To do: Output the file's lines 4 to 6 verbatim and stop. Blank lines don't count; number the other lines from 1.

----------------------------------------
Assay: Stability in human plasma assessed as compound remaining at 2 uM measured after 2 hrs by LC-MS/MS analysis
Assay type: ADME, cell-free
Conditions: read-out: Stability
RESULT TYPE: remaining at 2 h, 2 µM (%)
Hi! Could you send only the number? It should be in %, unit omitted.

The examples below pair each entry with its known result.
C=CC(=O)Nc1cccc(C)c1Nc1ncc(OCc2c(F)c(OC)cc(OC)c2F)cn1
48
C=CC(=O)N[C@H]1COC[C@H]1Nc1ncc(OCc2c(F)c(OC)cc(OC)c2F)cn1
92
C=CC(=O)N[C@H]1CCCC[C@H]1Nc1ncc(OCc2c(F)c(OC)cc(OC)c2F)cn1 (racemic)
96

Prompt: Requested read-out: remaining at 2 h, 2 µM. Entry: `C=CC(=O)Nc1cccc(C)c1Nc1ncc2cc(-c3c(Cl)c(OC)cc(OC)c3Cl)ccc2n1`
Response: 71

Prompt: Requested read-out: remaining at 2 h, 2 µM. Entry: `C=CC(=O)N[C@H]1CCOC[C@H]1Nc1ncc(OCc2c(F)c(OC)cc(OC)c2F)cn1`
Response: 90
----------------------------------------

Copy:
RESULT TYPE: remaining at 2 h, 2 µM (%)
Hi! Could you send only the number? It should be in %, unit omitted.

The examples below pair each entry with its known result.